The chief attraction at the Arboretum is the system of nature trails, with over two miles of combined length that weave through the botanical gardens. These gardens represent the “living museum” of plants capable of living in the Sonoran Desert of southern Arizona. Many are native species; others have been introduced. A series of shady interpretive ramadas are located along the Main Loop Trail to provide a place to relax, get out of the sun, and learn about the Arboretum’s plants, animals, natural and human history.
The Arboretum’s founder was born May 13, 1869 in Alder Gulch, Montana. At the age of 11, his family moved to Butte, Montana. At the same time in Butte's history, the town was experiencing a major mining boom. At 15, William was gambling for major stakes in the local beer halls in the wide-open mining town. He went to public school but displayed little interest. His teachers characterized him as normal, healthy and well intentioned. He disliked study and was thought to be almost dull. He was the least promising of his high-spirited buddies. At seventeen, in December 1886, he was sent East to Phillips Exeter Academy in New Hampshire. His Exeter experiences provided him with social, intellectual, and spiritual maturity. They remained a strong, positive influence all of his life. Although he never graduated from Exeter, in 1889 he matriculated to Columbia University as a student in Engineering. The School of Mines is where he found his greatest interest but did not return after his Freshman year.
He returned to Montana to a wide variety of mining ventures. In 1895 he married and settled in Helena, then later in Butte. In 1899 he moved to New York City for an initial exposure to the high-flying world of mining stock investment. His initial thrust was not successful so he returned to Montana where he secured a producing mine, the Shannon. He returned to Wall Street, and by 1904 had demonstrated his ability to return handsome profits for his investments and move on to other ventures. By 1906, through other investing in Nevada, Arizona, and Utah he had made his first million. He continued to pursue Wall Street mining ventures. In 1907, he purchased the Magma Mine, in Superior, Arizona. Meanwhile, he built a grand estate in Yonkers, New York.
In 1909 he was forty, a millionaire and art collector. At this period he also began his far-reaching philanthropic endeavors, endowing industrial plants, scholarships, fellowships, research establishments, etc. From his activities on Wall Street between 1914 to 1917, the dollars poured in by millions and tens of millions. When there was a big market, Thompson would snatch only a few hours sleep night after night. During such times he remarked, “I get my thrill in taking something that looks hopeless and making a success of it.”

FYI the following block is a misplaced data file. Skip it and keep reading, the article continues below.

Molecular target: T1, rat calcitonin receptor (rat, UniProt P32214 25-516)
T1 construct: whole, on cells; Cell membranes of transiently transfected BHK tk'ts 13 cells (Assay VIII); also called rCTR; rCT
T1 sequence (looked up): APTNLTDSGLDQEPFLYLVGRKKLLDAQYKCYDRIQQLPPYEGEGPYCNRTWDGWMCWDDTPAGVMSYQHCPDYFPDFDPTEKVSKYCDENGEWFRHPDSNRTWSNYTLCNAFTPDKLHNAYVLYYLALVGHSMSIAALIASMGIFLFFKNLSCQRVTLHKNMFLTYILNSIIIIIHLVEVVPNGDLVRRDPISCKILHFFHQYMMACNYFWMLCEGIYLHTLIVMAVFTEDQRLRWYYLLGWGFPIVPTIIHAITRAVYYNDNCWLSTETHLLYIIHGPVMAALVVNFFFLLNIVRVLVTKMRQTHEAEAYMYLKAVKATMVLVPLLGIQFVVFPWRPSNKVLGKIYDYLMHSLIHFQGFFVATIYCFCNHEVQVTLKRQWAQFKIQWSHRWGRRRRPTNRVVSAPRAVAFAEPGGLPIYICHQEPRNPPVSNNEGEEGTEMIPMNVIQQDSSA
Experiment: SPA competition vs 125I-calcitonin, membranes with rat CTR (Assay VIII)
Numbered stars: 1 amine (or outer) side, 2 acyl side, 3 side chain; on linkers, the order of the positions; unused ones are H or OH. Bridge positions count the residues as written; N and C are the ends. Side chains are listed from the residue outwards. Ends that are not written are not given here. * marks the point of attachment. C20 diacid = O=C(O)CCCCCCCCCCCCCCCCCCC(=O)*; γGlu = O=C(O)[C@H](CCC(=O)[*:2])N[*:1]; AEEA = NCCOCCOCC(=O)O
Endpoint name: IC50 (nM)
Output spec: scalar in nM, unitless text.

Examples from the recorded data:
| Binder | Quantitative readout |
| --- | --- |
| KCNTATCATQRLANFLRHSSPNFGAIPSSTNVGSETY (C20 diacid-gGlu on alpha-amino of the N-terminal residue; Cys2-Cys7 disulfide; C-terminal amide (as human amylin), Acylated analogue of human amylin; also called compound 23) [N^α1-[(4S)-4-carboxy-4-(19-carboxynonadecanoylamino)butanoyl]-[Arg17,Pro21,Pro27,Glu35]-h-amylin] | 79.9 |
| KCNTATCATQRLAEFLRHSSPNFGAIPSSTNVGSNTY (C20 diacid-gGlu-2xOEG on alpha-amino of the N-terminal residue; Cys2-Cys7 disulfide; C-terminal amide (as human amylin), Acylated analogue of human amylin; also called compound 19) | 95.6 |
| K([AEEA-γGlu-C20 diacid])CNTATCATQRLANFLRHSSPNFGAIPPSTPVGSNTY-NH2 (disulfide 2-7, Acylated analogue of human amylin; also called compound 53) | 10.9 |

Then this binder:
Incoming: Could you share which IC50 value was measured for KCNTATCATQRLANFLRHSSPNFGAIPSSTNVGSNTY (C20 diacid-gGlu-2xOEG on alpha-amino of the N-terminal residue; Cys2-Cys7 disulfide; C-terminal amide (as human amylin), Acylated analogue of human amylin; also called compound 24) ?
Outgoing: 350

At the beginning of World War I, he was beginning to enter into politics, which he saw primarily as a way to enhance his Wall Street Standing. However, the war drove him more into national politics, and in 1917, Thompson was sent by the Wilson administration to Russia. To give him proper “credentials,” he was sent as a Lt. Colonel in the American Red Cross. The overriding objective of the Wilson administration was to assure that Russia would stay in the war, and not negotiate a separate peace with Germany. A long struggle to keep the Bolsheviks from power eventually resulted in perhaps a delay of from one month to six weeks and was thought by many after the war to have been a major factor in the winning of World War I.
Boyce Thompson Arboretum
He returned to politics for a short while after the war but disliked politics. He found his greatest interest in a new home he was building in the Arizona hills, near the town of Superior. This is where he built his Picket Post house. When a friend asked him how much land he owned around Picket Post House, he replied, “I own it all as far as the eye can see, because I love it.” The fact was that the first years, he owned none at all. The land was part of the Crook National Forest and the house was built under a permit of the Forest Service. By purchasing land in northern Arizona that the Service wanted he was able to make an exchange that which gave him ownership of over four hundred acres. Thompson is reported to have been happier in his Picket Post home than ever before.
He picked Franklin J. Crider, University of Arizona, to establish the Boyce Thompson Southwest Arboretum on a portion of the 400 acres. The initial mission of the Arboretum was to study the plants of desert countries and to make the results available to the public. In 1924 he also established the Boyce Thompson Institute for plant research in Yonkers, New York. After suffering a stroke in October 1925, his left arm and leg were paralyzed. He had driven himself too hard. There were many things he wanted to do. He had dreamed of a rich old age when he would have time to enjoy his home, his garden, his grandchildren. His strength and vitality never returned. After the Stock Market crash in October 1929, he was convinced it was a prelude to a greater disaster. He sold stocks heavily and from the hundreds of millions he had collected in the three previous decades, he was down to his last 100 million in early 1930. He died from pneumonia in June 1930.
Much of the information on this page comes from “Col. Thompson, A Man and His Dream,” the slideshow and presentation which former Director William R. Feldman developed based on the biography about the Arboretum’s founder. Herman Hagedorn’s 356-page biography of William Boyce Thompson, “The Magnate,” was originally published in 1935 by Reynal and Hitchcock. The Arboretum reprinted this book in 2003 and copies are available for $12 in our bookstore or by sending a check for $17 to:
“The Magnate” Book Order
Boyce Thompson Arboretum Bookstore
37615 U.S. Hwy 60
Superior, AZ 85273